Black Diamond Pursuit Glove Review
Reviewed by Will Sim
A pair of gloves can last anywhere between a day and a decade. Therefore people are always eyeing up their next pair of gloves before the rips on their current gloves render them useless. Obviously this is heavily influenced by the regularity of which the glove is used. I’ve climbed and skied in the Pursuit glove just about every other day for the last 5 months and with a little TLC and duct tape they are still serving in full working order.
“As breathable and functional as your softshell jacket. Dextrous and warm, the Pursuit excels during multiple days of backcountry touring or mountaineering.” –Black Diamond
The Pursuit glove is a mid weight ski/climbing glove with a thin, tight inner, and a robust leather palmed Schoeller soft shell outer with a large gauntlet. As the glove is mid-weight and has limited insulation compared to other BD gloves such as the “Enforcer” or the “Prodigy” its definitely more irking towards an alpine day climb glove or ski glove rather than a full on winter climbing glove. Although I’ve found that when combined with a warmer glove for belays it makes an excellent choice for more technical winter climbing.
In the ENSA couloir, © Jonathan Griffith
The Pursuit glove is categorised as water “resistant”, which I’ve come to realise usually means the brand knows the product isn’t waterproof but needs another bullet point on their specification. However, in this case the Schoeller fabric does a good job of keeping the hands dry when tip toeing up rapidly melting sludge-ice and continually face planting in knee deep powder. However, I’m not sure that the Schoeller would be equally effective against horizontal Scottish rain on those days when the isotherm is always 100 metres above you. The Schoeller soft shell fabric while not being hugely warm certainly doesn’t overheat the hand and make you sweat. I usually suffer quite badly from sweaty hands after the slightest bit of exertion, which even in winter means I can get through two or three gloves a day as they get so wet and consequently frozen. I haven’t found this at all with the Pursuit glove which regulates the temperature of my hands perfectly.
With all gloves warmth is always sacrificed in the name of dexterity and vice versa. Silvo Karo decided to sacrifice perhaps a little too much warmth when he wore marigolds on Fitz Roy, but if he’d waited another 20 years the Pursuit may have been just what he was looking for. Due to the slim fit and build of the fingers manipulation of karabiners, cams and wires isn’t a problem, but more significantly the ease of removing the outer shell results in a level of dexterity which will have you rolling cigarettes at belays. The inner and outer system also means that relatively tricky summer rock can be climbed in comfort.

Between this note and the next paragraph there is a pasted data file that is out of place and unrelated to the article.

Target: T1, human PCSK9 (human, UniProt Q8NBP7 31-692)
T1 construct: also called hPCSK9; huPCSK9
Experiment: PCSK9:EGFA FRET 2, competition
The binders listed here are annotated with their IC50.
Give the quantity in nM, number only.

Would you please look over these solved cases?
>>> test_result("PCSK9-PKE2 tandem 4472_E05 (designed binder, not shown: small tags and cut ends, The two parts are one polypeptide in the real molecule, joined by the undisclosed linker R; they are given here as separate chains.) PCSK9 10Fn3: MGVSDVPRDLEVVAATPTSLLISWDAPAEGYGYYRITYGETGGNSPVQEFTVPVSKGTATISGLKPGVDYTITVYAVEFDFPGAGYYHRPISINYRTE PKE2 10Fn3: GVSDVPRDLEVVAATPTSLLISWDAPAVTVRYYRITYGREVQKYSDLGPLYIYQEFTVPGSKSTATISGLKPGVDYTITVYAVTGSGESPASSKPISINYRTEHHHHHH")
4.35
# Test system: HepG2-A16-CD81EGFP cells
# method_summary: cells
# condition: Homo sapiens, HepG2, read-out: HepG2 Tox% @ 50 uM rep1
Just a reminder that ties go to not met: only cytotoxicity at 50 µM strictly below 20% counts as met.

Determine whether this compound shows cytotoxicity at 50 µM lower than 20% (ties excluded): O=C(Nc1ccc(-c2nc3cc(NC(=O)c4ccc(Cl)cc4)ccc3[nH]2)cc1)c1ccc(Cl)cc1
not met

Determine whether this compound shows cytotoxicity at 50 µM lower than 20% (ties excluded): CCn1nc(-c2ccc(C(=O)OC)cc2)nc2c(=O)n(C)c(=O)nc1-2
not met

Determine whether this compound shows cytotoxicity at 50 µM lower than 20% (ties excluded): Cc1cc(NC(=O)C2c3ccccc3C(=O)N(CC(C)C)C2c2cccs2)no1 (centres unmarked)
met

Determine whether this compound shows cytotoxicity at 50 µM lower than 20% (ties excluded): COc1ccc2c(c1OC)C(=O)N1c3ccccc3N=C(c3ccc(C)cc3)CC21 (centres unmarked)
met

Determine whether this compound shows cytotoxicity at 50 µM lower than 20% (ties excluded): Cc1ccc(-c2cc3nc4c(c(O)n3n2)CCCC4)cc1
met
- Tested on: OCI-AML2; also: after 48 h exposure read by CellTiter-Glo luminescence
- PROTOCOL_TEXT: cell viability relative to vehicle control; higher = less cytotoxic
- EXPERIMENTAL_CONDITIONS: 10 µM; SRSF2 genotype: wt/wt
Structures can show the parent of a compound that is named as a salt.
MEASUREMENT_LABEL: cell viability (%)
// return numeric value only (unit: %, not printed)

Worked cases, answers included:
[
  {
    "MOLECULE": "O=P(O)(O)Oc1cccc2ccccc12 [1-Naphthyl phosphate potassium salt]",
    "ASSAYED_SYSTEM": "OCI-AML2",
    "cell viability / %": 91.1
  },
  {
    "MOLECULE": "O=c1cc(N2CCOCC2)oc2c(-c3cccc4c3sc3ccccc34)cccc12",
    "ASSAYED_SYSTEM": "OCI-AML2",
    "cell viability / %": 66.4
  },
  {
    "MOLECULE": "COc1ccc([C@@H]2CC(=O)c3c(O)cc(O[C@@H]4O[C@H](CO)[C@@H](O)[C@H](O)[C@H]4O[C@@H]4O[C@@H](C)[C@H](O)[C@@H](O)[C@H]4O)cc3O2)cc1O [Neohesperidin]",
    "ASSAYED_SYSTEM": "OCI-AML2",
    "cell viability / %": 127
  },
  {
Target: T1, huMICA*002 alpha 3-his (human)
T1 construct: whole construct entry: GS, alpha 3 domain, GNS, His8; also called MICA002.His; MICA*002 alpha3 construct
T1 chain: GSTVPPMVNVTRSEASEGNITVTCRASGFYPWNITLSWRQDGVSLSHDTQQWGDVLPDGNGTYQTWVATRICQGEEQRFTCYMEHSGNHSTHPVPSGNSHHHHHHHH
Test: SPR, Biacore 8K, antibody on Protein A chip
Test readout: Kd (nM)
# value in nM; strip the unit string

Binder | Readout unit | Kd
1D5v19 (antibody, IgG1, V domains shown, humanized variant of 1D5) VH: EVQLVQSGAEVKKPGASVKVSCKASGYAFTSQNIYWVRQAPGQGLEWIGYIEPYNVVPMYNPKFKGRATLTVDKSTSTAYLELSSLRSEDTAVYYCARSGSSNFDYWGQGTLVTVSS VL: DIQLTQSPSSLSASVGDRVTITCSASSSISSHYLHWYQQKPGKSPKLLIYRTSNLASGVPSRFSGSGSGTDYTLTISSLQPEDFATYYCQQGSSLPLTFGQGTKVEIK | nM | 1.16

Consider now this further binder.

A new variation on Non-Stop, © Gavin Pike
As the Pursuit is a relatively light glove it has done away with padded palms and knuckles. Although a disadvantage if you were to climb heavily chandeliered ice or have a mid-route brawl it certainly contributes to the overall skin-tight feel and dexterity of the glove.
As with so many gloves the Pursuit starts to show signs of ware and tear fairly quickly with intense use. This is mainly down to there being no leather on the sides and bottoms of the fingers (the bits where you really need it!). This results in tears and holes on the under sides of the fingers, particularly at the joints. Once these points are ripped the glove’s wind and water stopping properties go out the window and require some DIY to make them completely functional again. I think this is a fundamental problem with gloves rather than this model specifically, I’ve yet to have had a pair of gloves which don’t begin to rip around the finger joints after sustained hard use.
The Pursuit glove is part of a large range of BD gloves. The range is so diverse it includes gloves suitable for dentistry all the way to handling Plutonium. The Pursuit is meant to bridge the gap between the heavyweights such as the “Enforcer” and “Specialist” and the featherweight’s at the other end of the BD range. The Pursuit is a highly dexterous glove which is an excellent choice for technical climbing and for those days when you venture away from the pistes to “shred up the Gnarl”. Its durability means its not a glove for life, but hey, unless BD decide to make a chainmail glove that’ll always be the case.
For the full range of BD gloves click here